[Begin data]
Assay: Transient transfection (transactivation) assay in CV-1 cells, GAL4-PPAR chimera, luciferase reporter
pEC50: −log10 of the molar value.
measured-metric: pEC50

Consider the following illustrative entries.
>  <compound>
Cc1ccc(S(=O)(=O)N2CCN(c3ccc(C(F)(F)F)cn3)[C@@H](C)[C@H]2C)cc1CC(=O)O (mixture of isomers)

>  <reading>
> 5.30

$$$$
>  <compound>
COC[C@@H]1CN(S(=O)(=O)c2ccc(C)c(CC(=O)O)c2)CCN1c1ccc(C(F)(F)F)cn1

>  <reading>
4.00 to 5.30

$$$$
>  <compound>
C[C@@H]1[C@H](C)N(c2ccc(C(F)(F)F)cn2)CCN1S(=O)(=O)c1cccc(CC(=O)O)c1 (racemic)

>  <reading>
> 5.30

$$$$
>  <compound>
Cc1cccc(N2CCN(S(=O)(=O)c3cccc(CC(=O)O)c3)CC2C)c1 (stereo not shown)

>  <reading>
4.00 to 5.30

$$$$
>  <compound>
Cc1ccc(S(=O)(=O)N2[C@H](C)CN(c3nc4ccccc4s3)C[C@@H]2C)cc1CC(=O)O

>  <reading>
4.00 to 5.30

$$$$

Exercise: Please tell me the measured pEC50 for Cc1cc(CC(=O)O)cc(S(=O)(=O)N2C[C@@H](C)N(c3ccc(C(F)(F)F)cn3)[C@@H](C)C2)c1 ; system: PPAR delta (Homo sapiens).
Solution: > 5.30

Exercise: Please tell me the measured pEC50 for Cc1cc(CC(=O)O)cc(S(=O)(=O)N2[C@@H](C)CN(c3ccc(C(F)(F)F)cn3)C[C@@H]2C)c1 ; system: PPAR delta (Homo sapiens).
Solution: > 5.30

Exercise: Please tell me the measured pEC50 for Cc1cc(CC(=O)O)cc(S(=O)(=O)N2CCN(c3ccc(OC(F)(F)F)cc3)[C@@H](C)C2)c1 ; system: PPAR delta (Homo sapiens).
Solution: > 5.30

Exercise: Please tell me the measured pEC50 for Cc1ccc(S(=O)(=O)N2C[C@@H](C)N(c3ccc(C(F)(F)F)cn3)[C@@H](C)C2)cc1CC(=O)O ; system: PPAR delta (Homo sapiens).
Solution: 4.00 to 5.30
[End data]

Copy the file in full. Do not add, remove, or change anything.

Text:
Assay: Transient transfection (transactivation) assay in CV-1 cells, GAL4-PPAR chimera, luciferase reporter
pEC50: −log10 of the molar value.
measured-metric: pEC50

Consider the following illustrative entries.
>  <compound>
Cc1ccc(S(=O)(=O)N2CCN(c3ccc(C(F)(F)F)cn3)[C@@H](C)[C@H]2C)cc1CC(=O)O (mixture of isomers)

>  <reading>
> 5.30

$$$$
>  <compound>
COC[C@@H]1CN(S(=O)(=O)c2ccc(C)c(CC(=O)O)c2)CCN1c1ccc(C(F)(F)F)cn1

>  <reading>
4.00 to 5.30

$$$$
>  <compound>
C[C@@H]1[C@H](C)N(c2ccc(C(F)(F)F)cn2)CCN1S(=O)(=O)c1cccc(CC(=O)O)c1 (racemic)

>  <reading>
> 5.30

$$$$
>  <compound>
Cc1cccc(N2CCN(S(=O)(=O)c3cccc(CC(=O)O)c3)CC2C)c1 (stereo not shown)

>  <reading>
4.00 to 5.30

$$$$
>  <compound>
Cc1ccc(S(=O)(=O)N2[C@H](C)CN(c3nc4ccccc4s3)C[C@@H]2C)cc1CC(=O)O

>  <reading>
4.00 to 5.30

$$$$

Exercise: Please tell me the measured pEC50 for Cc1cc(CC(=O)O)cc(S(=O)(=O)N2C[C@@H](C)N(c3ccc(C(F)(F)F)cn3)[C@@H](C)C2)c1 ; system: PPAR delta (Homo sapiens).
Solution: > 5.30

Exercise: Please tell me the measured pEC50 for Cc1cc(CC(=O)O)cc(S(=O)(=O)N2[C@@H](C)CN(c3ccc(C(F)(F)F)cn3)C[C@@H]2C)c1 ; system: PPAR delta (Homo sapiens).
Solution: > 5.30

Exercise: Please tell me the measured pEC50 for Cc1cc(CC(=O)O)cc(S(=O)(=O)N2CCN(c3ccc(OC(F)(F)F)cc3)[C@@H](C)C2)c1 ; system: PPAR delta (Homo sapiens).
Solution: > 5.30

Exercise: Please tell me the measured pEC50 for Cc1ccc(S(=O)(=O)N2C[C@@H](C)N(c3ccc(C(F)(F)F)cn3)[C@@H](C)C2)cc1CC(=O)O ; system: PPAR delta (Homo sapiens).
Solution: 4.00 to 5.30